Ukrainian Institute of Modern Art Dennis Lee Mitchell. By: Victor M. Cassidy CHICAGO, IL.-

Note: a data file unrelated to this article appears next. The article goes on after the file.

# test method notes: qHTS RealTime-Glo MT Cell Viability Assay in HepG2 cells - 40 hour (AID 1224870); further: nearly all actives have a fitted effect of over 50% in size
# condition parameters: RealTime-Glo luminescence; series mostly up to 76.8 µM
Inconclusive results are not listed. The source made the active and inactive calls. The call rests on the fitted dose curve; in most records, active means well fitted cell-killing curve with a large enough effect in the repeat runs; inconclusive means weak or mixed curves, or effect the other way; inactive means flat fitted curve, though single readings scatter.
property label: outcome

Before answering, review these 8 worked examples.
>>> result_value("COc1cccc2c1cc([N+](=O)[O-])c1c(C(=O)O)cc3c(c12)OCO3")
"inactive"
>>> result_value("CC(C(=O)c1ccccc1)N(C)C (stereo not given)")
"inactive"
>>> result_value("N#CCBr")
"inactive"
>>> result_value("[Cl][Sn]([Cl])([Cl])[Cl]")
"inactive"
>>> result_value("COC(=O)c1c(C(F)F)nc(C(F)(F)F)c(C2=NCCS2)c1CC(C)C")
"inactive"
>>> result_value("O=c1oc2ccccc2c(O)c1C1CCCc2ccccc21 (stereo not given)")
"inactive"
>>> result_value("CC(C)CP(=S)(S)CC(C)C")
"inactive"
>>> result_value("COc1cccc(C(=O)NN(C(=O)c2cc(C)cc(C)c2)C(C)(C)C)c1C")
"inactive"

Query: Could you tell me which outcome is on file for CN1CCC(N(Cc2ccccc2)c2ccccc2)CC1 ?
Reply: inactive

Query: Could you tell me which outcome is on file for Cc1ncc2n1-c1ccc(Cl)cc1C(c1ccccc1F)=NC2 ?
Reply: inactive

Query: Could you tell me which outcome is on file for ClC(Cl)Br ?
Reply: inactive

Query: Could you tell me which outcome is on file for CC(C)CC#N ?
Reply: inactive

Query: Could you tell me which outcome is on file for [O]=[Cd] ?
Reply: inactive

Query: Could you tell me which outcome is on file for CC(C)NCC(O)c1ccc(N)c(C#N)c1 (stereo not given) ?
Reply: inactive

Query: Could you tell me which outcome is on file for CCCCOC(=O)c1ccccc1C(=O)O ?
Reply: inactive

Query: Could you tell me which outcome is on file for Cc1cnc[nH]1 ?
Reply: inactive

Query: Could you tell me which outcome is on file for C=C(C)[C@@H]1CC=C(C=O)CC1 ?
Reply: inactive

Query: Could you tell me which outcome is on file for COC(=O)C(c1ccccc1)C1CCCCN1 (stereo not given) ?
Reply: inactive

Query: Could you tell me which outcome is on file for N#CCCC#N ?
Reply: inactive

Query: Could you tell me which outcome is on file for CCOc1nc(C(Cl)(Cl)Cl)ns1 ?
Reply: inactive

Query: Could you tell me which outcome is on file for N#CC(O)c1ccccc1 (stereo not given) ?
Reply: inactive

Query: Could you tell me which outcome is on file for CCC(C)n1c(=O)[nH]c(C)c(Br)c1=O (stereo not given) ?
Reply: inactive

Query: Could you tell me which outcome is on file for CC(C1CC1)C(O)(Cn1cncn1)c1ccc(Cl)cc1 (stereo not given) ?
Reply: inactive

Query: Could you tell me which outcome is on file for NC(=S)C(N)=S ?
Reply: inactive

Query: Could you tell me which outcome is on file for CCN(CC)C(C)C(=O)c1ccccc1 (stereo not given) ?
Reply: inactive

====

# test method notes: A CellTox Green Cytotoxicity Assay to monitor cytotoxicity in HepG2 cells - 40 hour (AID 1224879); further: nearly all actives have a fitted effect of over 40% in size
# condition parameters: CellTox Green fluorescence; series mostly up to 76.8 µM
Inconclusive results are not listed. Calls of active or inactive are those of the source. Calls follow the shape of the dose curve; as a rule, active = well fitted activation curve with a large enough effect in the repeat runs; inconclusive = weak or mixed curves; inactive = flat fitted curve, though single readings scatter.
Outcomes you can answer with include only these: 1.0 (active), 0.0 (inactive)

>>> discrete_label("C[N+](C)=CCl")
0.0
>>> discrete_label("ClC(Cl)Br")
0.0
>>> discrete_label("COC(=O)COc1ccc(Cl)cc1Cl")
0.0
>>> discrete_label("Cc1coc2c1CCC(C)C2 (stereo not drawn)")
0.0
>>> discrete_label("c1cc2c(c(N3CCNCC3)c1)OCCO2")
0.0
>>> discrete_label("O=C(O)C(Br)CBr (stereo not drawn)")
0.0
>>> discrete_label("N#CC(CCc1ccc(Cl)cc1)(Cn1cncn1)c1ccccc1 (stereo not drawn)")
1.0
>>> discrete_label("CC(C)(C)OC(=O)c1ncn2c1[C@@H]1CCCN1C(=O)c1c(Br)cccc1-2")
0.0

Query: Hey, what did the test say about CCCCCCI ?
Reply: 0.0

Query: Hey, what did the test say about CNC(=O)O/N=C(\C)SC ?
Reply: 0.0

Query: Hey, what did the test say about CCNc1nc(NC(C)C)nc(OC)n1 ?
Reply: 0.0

Dennis Lee Mitchell made wall-hung ceramic sculptures that recalled rotting tree branches. After forming a clay piece with his hands, the artist bisque fired it and then used a torch to melt and weld parts of it together. He colored the sculptures in browns and blacks with a torch whose flame hed fixed to make it smoky. Mitchell next experimented with depositing carbon from a smoky blowtorch onto ceramic plates and sheets of paper. Working with the torch, he created black, rhythmic, semi-transparent imagery that suggested plants and the human figure. As he was gaining mastery over his technique, the artist discarded more than 90 percent of the paper works that he made, including some that caught on fire. Mitchell has opened fresh expressive territory. His works on paper in this exhibition have layered imagery in black tones that range from pale to dark. The outlines of his forms may be crisp or smudged. In some pieces, there are successions of comb-like lines that recall the flesh of fish. In others, we seem to be looking into infinite depth. Small flecks of carbon may be scattered at random on the paper. The artist leaves his works untitled and offers no explanation of the mysterious and compelling worlds that he has created.